Government have made a small concession to EEA nationals who can show that they are seeking work. Government has temporarily suspended an EU derogation (normally applied through Article 24(2) of the EU Free Movement Directive) to enable local authorities to accommodate and support a specific group of rough sleeping EEA nationals. They still won’t be allowed to access welfare benefits or statutory housing services, but will be able to access non-statutory housing support (such as hostels) for up to 12 weeks. This policy will be in place until the end of December 2020 and will apply across England.
Strengthening protection for people with no recourse to public funds (NRPF) remains a major concern for our members and was one of the issues we raised as part of Homeless Link’s #EveryoneInForGood campaign. At a recent Local Government Association event, Louise Casey, said, “It doesn’t matter where people are from, right now they’re human beings and we agreed they’d be accommodated in temporary accommodation.” And she’s right. According to arguemnts developed for a recent court case (R (W) v SSHD May 2020), it is arguable that the law of humanity principle, set out in 1803, might be sufficient basis on which to argue that those with NRPF in COVID-19 emergency accommodation should continue to be accommodated by the state. So, whilst the Prime Minister may say that 'The public interest in migrants being financially independent and not being a burden on the State is long established…’, the principle of the state protecting people from destitution has a longer pedigree still. In practice, this means that people with NRPF evicted from COVID-19 emergency accommodation with no alternative accommodation to go to, could have grounds to challenge the eviction.However, this is a remedy of last resort and the outcome should the matter proceed to the High Court is far from certain.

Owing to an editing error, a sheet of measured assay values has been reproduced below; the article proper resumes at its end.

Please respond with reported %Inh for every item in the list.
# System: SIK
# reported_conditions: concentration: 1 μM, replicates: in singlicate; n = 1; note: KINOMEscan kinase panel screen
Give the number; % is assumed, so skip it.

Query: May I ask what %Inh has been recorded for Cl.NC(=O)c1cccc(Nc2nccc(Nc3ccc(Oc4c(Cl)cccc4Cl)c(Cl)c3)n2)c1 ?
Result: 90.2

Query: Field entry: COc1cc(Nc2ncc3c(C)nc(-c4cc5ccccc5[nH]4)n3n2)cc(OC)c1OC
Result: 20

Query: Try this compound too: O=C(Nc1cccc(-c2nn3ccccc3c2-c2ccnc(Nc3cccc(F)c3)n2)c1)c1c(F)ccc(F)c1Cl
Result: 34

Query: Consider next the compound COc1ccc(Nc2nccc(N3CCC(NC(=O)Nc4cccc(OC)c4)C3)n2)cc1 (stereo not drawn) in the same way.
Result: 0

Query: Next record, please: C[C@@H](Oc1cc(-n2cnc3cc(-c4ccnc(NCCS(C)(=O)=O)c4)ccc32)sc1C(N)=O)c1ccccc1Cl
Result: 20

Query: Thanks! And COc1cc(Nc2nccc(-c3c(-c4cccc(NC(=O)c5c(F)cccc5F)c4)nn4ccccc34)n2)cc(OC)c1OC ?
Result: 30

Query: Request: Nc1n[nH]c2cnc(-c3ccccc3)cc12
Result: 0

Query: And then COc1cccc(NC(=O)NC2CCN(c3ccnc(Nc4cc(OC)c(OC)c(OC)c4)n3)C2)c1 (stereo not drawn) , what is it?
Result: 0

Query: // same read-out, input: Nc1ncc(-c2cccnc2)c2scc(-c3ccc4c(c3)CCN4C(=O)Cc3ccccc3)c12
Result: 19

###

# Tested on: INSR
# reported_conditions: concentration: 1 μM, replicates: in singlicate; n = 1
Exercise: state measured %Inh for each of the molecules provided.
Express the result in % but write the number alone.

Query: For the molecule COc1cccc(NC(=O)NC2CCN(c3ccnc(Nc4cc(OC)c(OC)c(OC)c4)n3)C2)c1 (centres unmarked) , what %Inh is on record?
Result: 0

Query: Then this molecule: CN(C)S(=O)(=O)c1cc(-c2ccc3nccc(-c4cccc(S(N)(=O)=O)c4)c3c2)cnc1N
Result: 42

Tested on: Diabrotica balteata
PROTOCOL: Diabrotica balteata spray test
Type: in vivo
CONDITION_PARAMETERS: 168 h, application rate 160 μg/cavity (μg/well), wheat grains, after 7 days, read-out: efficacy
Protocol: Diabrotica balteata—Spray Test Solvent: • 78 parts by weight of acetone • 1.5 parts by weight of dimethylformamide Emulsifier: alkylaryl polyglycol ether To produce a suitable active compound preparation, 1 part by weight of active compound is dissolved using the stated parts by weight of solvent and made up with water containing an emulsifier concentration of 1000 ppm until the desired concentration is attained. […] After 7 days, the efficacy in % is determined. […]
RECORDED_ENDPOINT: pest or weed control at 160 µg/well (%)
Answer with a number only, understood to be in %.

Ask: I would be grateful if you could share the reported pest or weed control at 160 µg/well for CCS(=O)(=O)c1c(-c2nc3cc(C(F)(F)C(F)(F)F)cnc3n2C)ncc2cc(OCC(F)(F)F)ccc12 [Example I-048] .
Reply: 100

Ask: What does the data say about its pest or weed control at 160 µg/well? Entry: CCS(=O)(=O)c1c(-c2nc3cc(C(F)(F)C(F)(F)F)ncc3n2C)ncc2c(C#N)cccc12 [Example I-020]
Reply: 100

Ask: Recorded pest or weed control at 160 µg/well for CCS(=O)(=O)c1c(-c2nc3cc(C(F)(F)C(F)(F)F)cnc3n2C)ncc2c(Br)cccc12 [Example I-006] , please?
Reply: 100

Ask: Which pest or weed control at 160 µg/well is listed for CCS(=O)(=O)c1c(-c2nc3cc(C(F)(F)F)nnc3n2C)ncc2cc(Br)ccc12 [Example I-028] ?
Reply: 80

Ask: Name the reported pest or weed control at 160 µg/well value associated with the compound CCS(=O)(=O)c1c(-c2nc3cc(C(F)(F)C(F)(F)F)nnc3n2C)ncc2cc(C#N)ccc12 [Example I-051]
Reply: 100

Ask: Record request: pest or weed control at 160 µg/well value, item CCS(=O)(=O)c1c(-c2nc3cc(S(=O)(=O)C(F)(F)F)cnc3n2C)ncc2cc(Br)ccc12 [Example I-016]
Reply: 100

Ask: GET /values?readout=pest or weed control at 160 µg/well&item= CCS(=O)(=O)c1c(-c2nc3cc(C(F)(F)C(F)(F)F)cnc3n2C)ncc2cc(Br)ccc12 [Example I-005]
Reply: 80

As well as this, Crisis - alongside forty other charities including Homeless Link - have called for emergency legislation to remove NRPF conditions for 12 months. Were this legislation passed, it would mean those currently categorised as having NRPF could claim benefits and be eligible for homelessness assistance.
If you interested in finding out more about the policy updates outlined above, please do get in touch with Sue Christoforou, Policy Manager at email@example.com
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Sue Christoforou is a Policy Manager at Homeless Link.